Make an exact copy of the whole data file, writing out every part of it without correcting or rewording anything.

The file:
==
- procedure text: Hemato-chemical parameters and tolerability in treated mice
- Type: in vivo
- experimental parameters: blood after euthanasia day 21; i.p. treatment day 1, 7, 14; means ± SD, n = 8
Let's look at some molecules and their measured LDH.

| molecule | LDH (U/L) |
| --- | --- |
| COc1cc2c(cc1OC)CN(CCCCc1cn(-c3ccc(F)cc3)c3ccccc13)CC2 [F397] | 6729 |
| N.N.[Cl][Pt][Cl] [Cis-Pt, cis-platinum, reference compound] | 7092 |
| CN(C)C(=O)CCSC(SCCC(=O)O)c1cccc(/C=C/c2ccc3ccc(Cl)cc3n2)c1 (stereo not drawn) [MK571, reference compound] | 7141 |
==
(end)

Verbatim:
- procedure text: Hemato-chemical parameters and tolerability in treated mice
- Type: in vivo
- experimental parameters: blood after euthanasia day 21; i.p. treatment day 1, 7, 14; means ± SD, n = 8
Let's look at some molecules and their measured LDH.

| molecule | LDH (U/L) |
| --- | --- |
| COc1cc2c(cc1OC)CN(CCCCc1cn(-c3ccc(F)cc3)c3ccccc13)CC2 [F397] | 6729 |
| N.N.[Cl][Pt][Cl] [Cis-Pt, cis-platinum, reference compound] | 7092 |
| CN(C)C(=O)CCSC(SCCC(=O)O)c1cccc(/C=C/c2ccc3ccc(Cl)cc3n2)c1 (stereo not drawn) [MK571, reference compound] | 7141 |